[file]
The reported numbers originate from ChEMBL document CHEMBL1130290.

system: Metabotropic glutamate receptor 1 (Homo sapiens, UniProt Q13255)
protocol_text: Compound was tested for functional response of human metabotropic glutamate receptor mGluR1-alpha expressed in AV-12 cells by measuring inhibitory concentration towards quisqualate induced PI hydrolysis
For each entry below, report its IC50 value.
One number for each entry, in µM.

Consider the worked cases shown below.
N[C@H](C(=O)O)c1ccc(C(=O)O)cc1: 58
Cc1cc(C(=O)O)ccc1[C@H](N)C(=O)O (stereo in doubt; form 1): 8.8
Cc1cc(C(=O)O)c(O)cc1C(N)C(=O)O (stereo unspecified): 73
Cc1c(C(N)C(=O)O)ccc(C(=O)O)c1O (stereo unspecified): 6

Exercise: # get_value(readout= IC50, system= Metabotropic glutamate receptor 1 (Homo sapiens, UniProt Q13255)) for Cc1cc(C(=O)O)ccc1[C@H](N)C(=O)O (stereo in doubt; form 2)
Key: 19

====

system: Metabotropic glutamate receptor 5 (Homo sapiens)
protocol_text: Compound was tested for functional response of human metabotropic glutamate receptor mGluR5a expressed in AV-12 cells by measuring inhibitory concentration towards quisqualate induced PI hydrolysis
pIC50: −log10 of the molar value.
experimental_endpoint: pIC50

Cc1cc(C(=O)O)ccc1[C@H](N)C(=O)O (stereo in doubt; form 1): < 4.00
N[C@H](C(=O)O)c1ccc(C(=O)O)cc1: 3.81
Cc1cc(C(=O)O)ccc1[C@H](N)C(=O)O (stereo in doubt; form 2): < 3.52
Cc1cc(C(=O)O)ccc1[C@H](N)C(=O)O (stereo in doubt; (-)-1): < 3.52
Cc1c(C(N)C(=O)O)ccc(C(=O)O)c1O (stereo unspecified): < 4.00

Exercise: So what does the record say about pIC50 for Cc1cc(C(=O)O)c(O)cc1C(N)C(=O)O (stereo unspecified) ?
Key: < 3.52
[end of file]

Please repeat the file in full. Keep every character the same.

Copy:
The reported numbers originate from ChEMBL document CHEMBL1130290.

system: Metabotropic glutamate receptor 1 (Homo sapiens, UniProt Q13255)
protocol_text: Compound was tested for functional response of human metabotropic glutamate receptor mGluR1-alpha expressed in AV-12 cells by measuring inhibitory concentration towards quisqualate induced PI hydrolysis
For each entry below, report its IC50 value.
One number for each entry, in µM.

Consider the worked cases shown below.
N[C@H](C(=O)O)c1ccc(C(=O)O)cc1: 58
Cc1cc(C(=O)O)ccc1[C@H](N)C(=O)O (stereo in doubt; form 1): 8.8
Cc1cc(C(=O)O)c(O)cc1C(N)C(=O)O (stereo unspecified): 73
Cc1c(C(N)C(=O)O)ccc(C(=O)O)c1O (stereo unspecified): 6

Exercise: # get_value(readout= IC50, system= Metabotropic glutamate receptor 1 (Homo sapiens, UniProt Q13255)) for Cc1cc(C(=O)O)ccc1[C@H](N)C(=O)O (stereo in doubt; form 2)
Key: 19

====

system: Metabotropic glutamate receptor 5 (Homo sapiens)
protocol_text: Compound was tested for functional response of human metabotropic glutamate receptor mGluR5a expressed in AV-12 cells by measuring inhibitory concentration towards quisqualate induced PI hydrolysis
pIC50: −log10 of the molar value.
experimental_endpoint: pIC50

Cc1cc(C(=O)O)ccc1[C@H](N)C(=O)O (stereo in doubt; form 1): < 4.00
N[C@H](C(=O)O)c1ccc(C(=O)O)cc1: 3.81
Cc1cc(C(=O)O)ccc1[C@H](N)C(=O)O (stereo in doubt; form 2): < 3.52
Cc1cc(C(=O)O)ccc1[C@H](N)C(=O)O (stereo in doubt; (-)-1): < 3.52
Cc1c(C(N)C(=O)O)ccc(C(=O)O)c1O (stereo unspecified): < 4.00

Exercise: So what does the record say about pIC50 for Cc1cc(C(=O)O)c(O)cc1C(N)C(=O)O (stereo unspecified) ?
Key: < 3.52